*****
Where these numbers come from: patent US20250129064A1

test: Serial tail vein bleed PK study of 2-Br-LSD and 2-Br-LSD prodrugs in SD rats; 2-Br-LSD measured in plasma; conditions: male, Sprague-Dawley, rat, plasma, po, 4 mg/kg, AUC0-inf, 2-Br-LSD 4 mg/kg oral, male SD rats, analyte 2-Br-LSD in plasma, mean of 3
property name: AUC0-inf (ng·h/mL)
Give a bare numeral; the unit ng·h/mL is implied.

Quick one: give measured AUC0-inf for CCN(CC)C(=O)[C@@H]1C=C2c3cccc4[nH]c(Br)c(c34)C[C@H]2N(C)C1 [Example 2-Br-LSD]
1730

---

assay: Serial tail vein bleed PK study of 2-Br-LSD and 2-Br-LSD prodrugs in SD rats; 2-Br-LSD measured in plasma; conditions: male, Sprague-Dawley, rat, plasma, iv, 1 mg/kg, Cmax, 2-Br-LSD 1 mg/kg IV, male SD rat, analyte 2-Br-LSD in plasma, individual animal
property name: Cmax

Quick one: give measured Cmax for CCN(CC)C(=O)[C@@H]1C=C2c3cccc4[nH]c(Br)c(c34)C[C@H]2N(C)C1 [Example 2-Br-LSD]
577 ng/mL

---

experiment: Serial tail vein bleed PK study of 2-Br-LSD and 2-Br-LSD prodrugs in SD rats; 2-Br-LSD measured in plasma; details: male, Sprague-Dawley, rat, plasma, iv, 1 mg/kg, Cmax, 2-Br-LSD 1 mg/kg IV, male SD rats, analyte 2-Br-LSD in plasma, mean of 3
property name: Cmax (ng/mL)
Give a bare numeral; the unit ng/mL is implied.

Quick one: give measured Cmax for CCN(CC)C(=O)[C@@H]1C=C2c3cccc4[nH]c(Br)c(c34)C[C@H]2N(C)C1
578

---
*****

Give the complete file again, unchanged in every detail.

Where these numbers come from: patent US20250129064A1

test: Serial tail vein bleed PK study of 2-Br-LSD and 2-Br-LSD prodrugs in SD rats; 2-Br-LSD measured in plasma; conditions: male, Sprague-Dawley, rat, plasma, po, 4 mg/kg, AUC0-inf, 2-Br-LSD 4 mg/kg oral, male SD rats, analyte 2-Br-LSD in plasma, mean of 3
property name: AUC0-inf (ng·h/mL)
Give a bare numeral; the unit ng·h/mL is implied.

Quick one: give measured AUC0-inf for CCN(CC)C(=O)[C@@H]1C=C2c3cccc4[nH]c(Br)c(c34)C[C@H]2N(C)C1 [Example 2-Br-LSD]
1730

---

assay: Serial tail vein bleed PK study of 2-Br-LSD and 2-Br-LSD prodrugs in SD rats; 2-Br-LSD measured in plasma; conditions: male, Sprague-Dawley, rat, plasma, iv, 1 mg/kg, Cmax, 2-Br-LSD 1 mg/kg IV, male SD rat, analyte 2-Br-LSD in plasma, individual animal
property name: Cmax

Quick one: give measured Cmax for CCN(CC)C(=O)[C@@H]1C=C2c3cccc4[nH]c(Br)c(c34)C[C@H]2N(C)C1 [Example 2-Br-LSD]
577 ng/mL

---

experiment: Serial tail vein bleed PK study of 2-Br-LSD and 2-Br-LSD prodrugs in SD rats; 2-Br-LSD measured in plasma; details: male, Sprague-Dawley, rat, plasma, iv, 1 mg/kg, Cmax, 2-Br-LSD 1 mg/kg IV, male SD rats, analyte 2-Br-LSD in plasma, mean of 3
property name: Cmax (ng/mL)
Give a bare numeral; the unit ng/mL is implied.

Quick one: give measured Cmax for CCN(CC)C(=O)[C@@H]1C=C2c3cccc4[nH]c(Br)c(c34)C[C@H]2N(C)C1
578

---